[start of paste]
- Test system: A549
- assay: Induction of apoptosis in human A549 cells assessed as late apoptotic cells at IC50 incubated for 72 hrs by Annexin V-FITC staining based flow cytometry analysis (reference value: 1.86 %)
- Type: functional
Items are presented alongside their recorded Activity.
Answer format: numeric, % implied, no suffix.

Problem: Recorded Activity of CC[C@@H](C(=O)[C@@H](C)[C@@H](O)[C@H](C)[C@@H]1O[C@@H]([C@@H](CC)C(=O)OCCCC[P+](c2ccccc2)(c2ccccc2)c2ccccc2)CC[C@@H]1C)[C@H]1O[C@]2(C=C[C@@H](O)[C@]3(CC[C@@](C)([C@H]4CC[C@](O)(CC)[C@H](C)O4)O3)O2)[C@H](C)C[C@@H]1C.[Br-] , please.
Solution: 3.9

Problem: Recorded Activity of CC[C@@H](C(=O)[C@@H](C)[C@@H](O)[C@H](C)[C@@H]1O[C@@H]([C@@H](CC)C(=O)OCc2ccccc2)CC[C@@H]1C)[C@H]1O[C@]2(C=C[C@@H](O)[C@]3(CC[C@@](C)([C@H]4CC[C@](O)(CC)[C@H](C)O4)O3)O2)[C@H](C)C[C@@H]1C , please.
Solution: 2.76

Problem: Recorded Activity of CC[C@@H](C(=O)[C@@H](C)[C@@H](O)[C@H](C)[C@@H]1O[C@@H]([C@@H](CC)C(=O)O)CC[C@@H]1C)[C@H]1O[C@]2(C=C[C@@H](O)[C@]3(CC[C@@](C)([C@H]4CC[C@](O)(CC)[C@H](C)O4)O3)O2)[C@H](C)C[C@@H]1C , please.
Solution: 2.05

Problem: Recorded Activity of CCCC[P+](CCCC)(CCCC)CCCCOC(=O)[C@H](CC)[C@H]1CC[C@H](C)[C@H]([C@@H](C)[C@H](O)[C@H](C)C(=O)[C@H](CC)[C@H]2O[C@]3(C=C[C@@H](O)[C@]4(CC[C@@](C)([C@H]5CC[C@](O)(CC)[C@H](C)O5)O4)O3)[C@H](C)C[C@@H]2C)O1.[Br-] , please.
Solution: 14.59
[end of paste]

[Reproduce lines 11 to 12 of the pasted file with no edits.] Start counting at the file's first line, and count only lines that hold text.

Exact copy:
Solution: 2.05

Problem: Recorded Activity of CCCC[P+](CCCC)(CCCC)CCCCOC(=O)[C@H](CC)[C@H]1CC[C@H](C)[C@H]([C@@H](C)[C@H](O)[C@H](C)C(=O)[C@H](CC)[C@H]2O[C@]3(C=C[C@@H](O)[C@]4(CC[C@@](C)([C@H]5CC[C@](O)(CC)[C@H](C)O5)O4)O3)[C@H](C)C[C@@H]2C)O1.[Br-] , please.